On board Flynas's first international flight to AlUla

There will be three direct flights a week between Dubai and the historic Saudi Arabian city

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Direct flights from the UAE to the historical destination of AlUla in Saudi Arabia launched at the weekend, opening up one of the Gulf’s most mysterious and untouched destinations, dubbed “the world’s largest living museum”.

Carrying about 80 passengers, including media, dignitaries and Emirati influencers, Flynas's inaugural flight XY219 departed from Dubai International Airport's Terminal 1 at 11.30am on Friday and touched down in AlUla at 1.40pm. There will be three direct flights a week between Dubai and AlUla.

The area’s Hegra, made up of Nabatean rock formations, offers a glimpse of history hard to find in the region and has been granted Unesco World Heritage status. More than 110 well-preserved tombs, ancient inscriptions and carvings give visitors an insight into a bygone era in the country’s dramatic orange and red-hued desert landscape.

Hegra, a Unesco World Heritage site in AlUla. Photo: Flynas

Features such as the giant geological Elephant Rock formation have also been tempting visitors to the area in recent years, but accessibility has been a challenge, with travellers having to drive long distances from the kingdom’s major airports to reach the remote region. More than seven hours from Jeddah and 10 hours from Riyadh, AlUla has been an isolated adventure until now.

The new three-hour flight from Dubai with Flynas offers international visitors a taste of this untouched destination, where they can also indulge in experiences such as dining at local farms and learning about ancient rock art.

Roman influence is apparent at AlUla in the form of defensive walls, gates and towers that once encircled the city. Pilgrims, travellers and permanent settlers have passed through and congregated in AlUla’s Old Town since it was first inhabited before 12th century.

An aerial view of AlUla's Old Town. Photo: Flynas

Not yet ready for mass tourism, the area has only a handful of hotels, as well as camping spots for the more intrepid visitors, but independent travel is not advised. There are limited modes of transport available and group travel is still the recommended way of seeing the area.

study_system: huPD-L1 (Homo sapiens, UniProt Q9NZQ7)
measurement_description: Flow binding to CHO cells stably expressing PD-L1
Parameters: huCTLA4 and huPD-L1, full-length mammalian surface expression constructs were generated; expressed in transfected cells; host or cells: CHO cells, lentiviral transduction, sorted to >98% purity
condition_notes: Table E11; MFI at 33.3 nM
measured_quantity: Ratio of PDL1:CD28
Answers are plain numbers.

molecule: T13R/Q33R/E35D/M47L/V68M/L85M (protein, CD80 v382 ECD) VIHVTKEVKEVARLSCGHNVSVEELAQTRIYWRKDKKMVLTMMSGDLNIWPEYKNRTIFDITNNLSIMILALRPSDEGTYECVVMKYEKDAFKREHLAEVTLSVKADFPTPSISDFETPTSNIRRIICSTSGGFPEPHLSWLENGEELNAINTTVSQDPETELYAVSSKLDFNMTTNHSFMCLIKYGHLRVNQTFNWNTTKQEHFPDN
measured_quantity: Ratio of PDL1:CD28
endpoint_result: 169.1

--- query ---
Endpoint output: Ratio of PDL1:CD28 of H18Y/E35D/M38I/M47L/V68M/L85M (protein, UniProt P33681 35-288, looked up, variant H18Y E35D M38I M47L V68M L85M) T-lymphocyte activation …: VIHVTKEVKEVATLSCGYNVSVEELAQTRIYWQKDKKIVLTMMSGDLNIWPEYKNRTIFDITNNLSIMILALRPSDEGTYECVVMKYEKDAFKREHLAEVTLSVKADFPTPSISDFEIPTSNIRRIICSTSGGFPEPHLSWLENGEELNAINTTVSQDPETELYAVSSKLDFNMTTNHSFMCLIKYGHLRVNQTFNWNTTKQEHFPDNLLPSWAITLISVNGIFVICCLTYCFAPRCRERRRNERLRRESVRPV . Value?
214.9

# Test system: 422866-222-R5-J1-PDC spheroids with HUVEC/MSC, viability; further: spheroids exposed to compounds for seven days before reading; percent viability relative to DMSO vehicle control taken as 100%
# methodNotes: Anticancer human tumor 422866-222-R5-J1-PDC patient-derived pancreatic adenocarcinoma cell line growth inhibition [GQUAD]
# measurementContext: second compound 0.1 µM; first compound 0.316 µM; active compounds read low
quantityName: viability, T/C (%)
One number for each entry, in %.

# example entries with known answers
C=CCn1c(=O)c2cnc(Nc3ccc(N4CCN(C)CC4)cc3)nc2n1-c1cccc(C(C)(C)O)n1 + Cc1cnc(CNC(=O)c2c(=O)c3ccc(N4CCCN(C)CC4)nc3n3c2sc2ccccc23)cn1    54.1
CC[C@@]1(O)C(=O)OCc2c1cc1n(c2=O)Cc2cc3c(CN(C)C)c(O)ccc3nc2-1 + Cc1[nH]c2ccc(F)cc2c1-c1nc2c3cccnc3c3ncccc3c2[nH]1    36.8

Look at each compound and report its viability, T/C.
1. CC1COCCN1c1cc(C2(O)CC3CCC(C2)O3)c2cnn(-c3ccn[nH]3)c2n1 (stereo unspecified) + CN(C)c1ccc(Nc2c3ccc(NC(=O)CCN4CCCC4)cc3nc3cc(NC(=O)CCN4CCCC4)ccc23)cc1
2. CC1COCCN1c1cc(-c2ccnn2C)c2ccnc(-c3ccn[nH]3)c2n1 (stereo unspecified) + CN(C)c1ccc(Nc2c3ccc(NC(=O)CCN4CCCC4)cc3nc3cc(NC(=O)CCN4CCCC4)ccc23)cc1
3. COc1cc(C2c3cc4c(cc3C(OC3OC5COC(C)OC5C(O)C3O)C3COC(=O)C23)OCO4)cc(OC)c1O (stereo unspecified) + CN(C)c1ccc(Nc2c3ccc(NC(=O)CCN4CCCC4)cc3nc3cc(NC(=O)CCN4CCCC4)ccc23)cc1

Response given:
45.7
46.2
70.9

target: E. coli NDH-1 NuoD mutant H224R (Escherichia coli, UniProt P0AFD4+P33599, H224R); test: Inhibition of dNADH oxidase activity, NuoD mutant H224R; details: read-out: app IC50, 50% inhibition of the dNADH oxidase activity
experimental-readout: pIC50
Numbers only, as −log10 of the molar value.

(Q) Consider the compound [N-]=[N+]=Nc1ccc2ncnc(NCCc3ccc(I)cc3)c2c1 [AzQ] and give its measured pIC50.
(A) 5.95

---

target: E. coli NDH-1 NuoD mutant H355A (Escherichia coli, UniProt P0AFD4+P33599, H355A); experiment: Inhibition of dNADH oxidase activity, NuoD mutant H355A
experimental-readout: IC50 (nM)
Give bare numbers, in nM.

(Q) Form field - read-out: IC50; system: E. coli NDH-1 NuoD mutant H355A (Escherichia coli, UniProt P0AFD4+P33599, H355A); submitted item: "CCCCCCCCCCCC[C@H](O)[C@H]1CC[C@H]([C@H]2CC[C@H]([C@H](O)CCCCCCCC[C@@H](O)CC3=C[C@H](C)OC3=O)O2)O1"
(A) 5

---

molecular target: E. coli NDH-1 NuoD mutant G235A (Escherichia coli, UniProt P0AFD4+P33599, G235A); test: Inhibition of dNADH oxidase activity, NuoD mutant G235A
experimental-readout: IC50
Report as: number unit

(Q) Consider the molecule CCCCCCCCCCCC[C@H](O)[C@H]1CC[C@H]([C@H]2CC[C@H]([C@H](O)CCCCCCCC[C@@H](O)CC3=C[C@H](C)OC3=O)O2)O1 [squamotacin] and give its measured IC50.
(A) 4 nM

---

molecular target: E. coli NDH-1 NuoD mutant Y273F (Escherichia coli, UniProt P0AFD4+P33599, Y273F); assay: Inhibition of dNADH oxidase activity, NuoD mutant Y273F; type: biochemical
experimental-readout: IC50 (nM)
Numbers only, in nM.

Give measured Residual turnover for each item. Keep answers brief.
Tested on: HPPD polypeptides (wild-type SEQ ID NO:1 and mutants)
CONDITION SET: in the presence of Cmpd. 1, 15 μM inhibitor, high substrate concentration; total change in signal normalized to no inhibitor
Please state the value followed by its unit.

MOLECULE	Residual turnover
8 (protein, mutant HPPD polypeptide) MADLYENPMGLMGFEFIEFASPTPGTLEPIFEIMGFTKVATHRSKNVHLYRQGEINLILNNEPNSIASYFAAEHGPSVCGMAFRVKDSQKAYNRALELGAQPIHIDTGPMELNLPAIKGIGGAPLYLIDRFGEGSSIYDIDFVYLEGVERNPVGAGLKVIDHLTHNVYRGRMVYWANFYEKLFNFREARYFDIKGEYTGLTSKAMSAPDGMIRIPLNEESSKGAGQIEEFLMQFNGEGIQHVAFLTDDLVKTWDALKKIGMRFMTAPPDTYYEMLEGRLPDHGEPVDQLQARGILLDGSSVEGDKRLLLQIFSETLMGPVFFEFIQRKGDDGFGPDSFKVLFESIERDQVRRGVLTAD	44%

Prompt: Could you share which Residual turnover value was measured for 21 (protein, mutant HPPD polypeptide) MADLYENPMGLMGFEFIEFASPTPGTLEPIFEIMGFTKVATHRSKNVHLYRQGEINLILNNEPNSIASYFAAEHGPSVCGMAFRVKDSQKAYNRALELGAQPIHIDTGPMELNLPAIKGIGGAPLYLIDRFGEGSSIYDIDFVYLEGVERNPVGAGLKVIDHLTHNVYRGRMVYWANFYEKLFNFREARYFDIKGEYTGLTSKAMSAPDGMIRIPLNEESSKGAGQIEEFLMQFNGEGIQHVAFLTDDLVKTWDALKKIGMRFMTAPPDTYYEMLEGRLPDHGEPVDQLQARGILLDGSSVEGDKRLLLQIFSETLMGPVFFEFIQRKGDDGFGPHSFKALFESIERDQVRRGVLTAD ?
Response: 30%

AlUla has been establishing itself not only as a historical destination in recent years, but also a cultural one, with a host of international artists performing at outdoor concerts such as the Winter at Tantora festival and at the majestic mirrored Maraya Concert Hall, where Andrea Bocelli recently performed a sold-out gig.

The concert hall is also home to Michelin-lauded chef Jason Atherton's newest restaurant, Maraya Social. Located on the rooftop of the futuristic structure, it is open for dinner from Wednesday to Saturday. Its menu takes inspiration from AlUla with produce sourced from local farms, “all served up in Atherton's signature style”.

Flynas is a no-frills airline, but the three-hour flight offers the thrill of finally uncovering the mystical area. The airline plans to operate three flights a week, from Thursday to Saturday.

Other newly launched routes from Flynas include two weekly flights that will connect Kuwait to the recently upgraded AlUla Airport, which in February gained “international” status. Though it now has capacity for 400,000 passengers a year, it is more of a large room than an airport with a small team of staff, meaning things can take time and services are limited.

On the accommodation front, international brand Habitas opened a boutique eco-resort in AlUla two weeks ago, offering an array of cultural and wellness programmes for its visitors. The villa property is set amid the dramatic rocky landscape.

The Habitas resort supports the Royal Commission for Al Ula’s commitment to light-touch tourism

A Banyan Tree property will open in 2022 and the Hegra railway station, a relic from the Ottoman era, will be converted into a boutique hotel.

The Royal Commission for AlUla has big plans for the area. The Journey Through Time master plan launched by Crown Prince Mohammed bin Salman, chairman of the commission, lays out plans to welcome two million visitors annually by 2035.

In February, AlUla Arts festival will pay homage to the destination’s position on the Silk Road, bringing together arts and culture from around the world, and in March, the cultural oasis will launch its inaugural AlUla Wellness Festival.

With most locations within AlUla a mere 20 to 30 minutes’ drive apart, it is easy to spend a long weekend here. There is a unique sense of authenticity, with local residents, mostly women, acting as guides. It is a wonderful sight to see the boon to the local job market that tourism is now offering to both men and women alike.

The area is also ripe for outdoor adventure. With hot air ballooning, zip-lining, stargazing, cycling and hiking on offer, it is currently the best time of year to explore.

Reflective of the recent reforms in the country, women can visit AlUla without wearing either the abaya or hijab; modest western clothing is enough.

While it might not quite compare to Jordan’s Petra, one of the New Seven Wonders of the World, AlUla does offer a powerful doorway into the kingdom and will appeal to travellers of all types.

Visitors must show both a PCR negative status as well as vaccination status, registering online and downloading the local Covid-19 app. A negative PCR test is also necessary for non-Emiratis returning to the UAE. Visas can be bought easily and quickly online for many nationalities.

More information is available at experiencealula.com

Updated: November 22, 2021, 1:19 PM